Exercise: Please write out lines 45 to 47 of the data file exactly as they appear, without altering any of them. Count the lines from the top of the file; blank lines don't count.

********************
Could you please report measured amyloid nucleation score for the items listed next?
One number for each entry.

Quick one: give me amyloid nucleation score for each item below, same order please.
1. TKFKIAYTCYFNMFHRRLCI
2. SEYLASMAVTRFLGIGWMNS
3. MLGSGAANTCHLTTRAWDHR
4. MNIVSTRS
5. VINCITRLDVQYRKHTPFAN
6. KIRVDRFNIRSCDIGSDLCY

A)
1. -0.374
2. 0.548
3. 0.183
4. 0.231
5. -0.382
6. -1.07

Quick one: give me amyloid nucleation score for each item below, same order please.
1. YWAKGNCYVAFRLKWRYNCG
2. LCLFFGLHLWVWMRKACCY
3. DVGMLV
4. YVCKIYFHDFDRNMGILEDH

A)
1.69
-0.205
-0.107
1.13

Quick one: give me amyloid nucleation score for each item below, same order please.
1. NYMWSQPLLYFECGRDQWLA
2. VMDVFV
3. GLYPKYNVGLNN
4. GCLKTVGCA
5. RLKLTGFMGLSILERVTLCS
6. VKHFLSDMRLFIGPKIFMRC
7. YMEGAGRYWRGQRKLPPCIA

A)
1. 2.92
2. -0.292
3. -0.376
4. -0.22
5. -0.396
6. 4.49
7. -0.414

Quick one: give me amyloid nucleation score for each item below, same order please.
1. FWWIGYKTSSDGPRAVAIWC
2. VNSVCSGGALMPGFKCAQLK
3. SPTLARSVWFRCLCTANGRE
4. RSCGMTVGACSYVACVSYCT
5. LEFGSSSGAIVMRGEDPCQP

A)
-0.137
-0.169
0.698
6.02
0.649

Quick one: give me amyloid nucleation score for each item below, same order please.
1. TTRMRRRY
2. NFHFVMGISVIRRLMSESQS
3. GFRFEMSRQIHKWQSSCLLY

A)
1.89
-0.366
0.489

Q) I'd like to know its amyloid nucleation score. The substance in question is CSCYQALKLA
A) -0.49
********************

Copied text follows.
2. VNSVCSGGALMPGFKCAQLK
3. SPTLARSVWFRCLCTANGRE
4. RSCGMTVGACSYVACVSYCT